One of the most common dental conditions is plaque-induced gingivitis. Gingivitis is often evidenced by swollen gums (or “gingiva”) that almost look like they’re going to bleed at some point. Being a periodontal disease, gingivitis destroys gum tissues that surround and support the teeth – also taking the collateral damage are the periodontal ligaments and the tooth sockets. Unattended and untreated gingivitis may lead to a more severe condition called “periodontitis”, which often leads to the loosening of teeth and ultimately, sudden tooth loss.

Symptoms of gingivitis include:

1. Swollen gums, tender and reddish/blackish gums.

2. Bleeding gums (try softly brushing your teeth and check your toothbrush for blood).

3. Pus (or in medical terms, abscess) around the teeth.

4. Bad breath or halitosis

5. Yellowish teeth caused by tartar buildup

6. Bitter sense of taste

7. Sensitive gums

8. Frequent gum ulcers

Over time, large deposits of plaque will accumulate in the teeth if one doesn’t brush regularly. Plaque, in its pure form, is a transparent, sticky material comprised of all the dirt accumulated in the mouth as we eat. When that plaque hardens, it becomes tartar or “calculus”. Teeth with tartar are clearly distinct from healthy teeth because of the yellow/brownish pigmentation of tartar-stricken teeth. And removal of tartar is no simple task – a dentist/hygienist will have to scrape it off entirely. But the good news is that plaque buildup can easily be prevented by brushing and flossing the teeth to rid the mouth of food debris and bacteria.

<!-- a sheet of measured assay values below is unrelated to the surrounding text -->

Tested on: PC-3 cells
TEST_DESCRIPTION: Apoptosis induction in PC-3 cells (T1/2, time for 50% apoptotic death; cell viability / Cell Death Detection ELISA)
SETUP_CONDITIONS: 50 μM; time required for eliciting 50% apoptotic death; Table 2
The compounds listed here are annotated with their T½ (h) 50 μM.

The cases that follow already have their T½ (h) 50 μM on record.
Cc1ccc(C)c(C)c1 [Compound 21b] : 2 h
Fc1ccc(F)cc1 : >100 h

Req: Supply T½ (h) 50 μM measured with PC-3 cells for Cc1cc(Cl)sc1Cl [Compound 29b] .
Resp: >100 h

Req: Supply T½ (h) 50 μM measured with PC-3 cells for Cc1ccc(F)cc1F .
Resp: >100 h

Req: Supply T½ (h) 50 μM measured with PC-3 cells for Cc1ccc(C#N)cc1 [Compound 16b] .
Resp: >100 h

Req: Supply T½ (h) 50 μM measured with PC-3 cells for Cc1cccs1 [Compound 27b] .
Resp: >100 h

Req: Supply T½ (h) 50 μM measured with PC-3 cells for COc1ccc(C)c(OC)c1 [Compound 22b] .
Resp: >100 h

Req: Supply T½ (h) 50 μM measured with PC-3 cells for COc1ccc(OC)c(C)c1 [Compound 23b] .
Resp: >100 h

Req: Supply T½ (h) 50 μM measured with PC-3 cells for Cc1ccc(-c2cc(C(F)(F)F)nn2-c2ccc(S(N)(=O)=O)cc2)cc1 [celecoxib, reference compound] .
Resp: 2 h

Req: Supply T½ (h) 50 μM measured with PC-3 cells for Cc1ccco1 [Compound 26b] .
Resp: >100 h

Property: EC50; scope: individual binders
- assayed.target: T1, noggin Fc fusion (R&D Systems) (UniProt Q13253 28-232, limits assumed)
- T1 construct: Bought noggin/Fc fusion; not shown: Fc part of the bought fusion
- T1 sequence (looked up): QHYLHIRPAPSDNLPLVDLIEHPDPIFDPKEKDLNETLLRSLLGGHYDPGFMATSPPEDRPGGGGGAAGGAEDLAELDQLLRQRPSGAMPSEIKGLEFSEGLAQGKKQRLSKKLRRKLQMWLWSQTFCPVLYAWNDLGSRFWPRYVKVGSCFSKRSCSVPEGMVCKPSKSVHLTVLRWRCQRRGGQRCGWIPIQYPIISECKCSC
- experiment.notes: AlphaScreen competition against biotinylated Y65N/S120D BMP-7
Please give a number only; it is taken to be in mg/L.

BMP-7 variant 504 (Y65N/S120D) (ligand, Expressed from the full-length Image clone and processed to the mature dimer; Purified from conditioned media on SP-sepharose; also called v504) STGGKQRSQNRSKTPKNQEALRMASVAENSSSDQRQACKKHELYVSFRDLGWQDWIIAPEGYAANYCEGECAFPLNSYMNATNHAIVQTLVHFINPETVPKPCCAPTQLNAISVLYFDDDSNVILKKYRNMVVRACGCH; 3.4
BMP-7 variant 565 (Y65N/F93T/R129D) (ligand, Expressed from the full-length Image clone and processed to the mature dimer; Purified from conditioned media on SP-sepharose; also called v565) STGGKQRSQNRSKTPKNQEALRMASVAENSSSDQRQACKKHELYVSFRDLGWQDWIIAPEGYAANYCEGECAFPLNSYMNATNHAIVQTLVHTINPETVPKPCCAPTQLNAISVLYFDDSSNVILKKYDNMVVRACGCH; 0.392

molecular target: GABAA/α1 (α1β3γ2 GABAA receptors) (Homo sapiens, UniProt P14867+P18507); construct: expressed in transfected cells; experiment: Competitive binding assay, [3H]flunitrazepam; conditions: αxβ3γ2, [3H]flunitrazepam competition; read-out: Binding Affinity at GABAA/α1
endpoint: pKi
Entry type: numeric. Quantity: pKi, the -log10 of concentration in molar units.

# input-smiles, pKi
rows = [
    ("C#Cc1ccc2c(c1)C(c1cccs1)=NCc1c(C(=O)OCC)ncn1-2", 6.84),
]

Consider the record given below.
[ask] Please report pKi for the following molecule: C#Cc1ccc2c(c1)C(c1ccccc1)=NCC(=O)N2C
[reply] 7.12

But plaque does not solely cause gingivitis.

Other medical conditions may trigger the onset of the periodontal disease:

1. Poorly fitted mouth braces, dentures, amalgam/composite fillings and other dental appliances.

2. Puberty – on the onset of the menstrual cycle for females

3. Pregnancy – due to body’s radical hormonal response to dental plaque

4. Diabetes – due to insufficient blood sugar control and blood regulation.

5. Leukemia – due to the body’s weakened state of blood regulation, it cannot easily fight bacteria buildup in the teeth.

6. Malnutrition – triggers a chain effect of other medical conditions caused by vitamin and mineral deficiencies.

7. Scurvy – often caused by little or no fruits and vegetables in one’s diet.

8. Pellagra – caused by Vitamin B3 deficiency. Niacin is the one responsible in regulating hormones and blood circulation.

The most proven ways to prevent gingivitis and to bring back your gums back to their once healthy state is by:

1. Brush your teeth on a daily basis. Use toothpastes with high concentrations of fluoride.

2. Floss in between your teeth after you are done brushing.

3. Gargle with dentist-recommended mouthwash to prevent plaque buildup and to eliminate bacteria.

4. Don’t smoke. Smoking compromises almost every major body organ and also the skeletal structure.

5. Reduce alcohol intake.

6. Avoid eating sugary foods and junk foods.

And more importantly, see your dentist at least twice a year to know what other kinds of preventive measures you can incorporate into your oral hygiene. Gingivitis is an unsightly condition, so one should always be protective of his/her teeth and gums and always follow the dentist’s advice.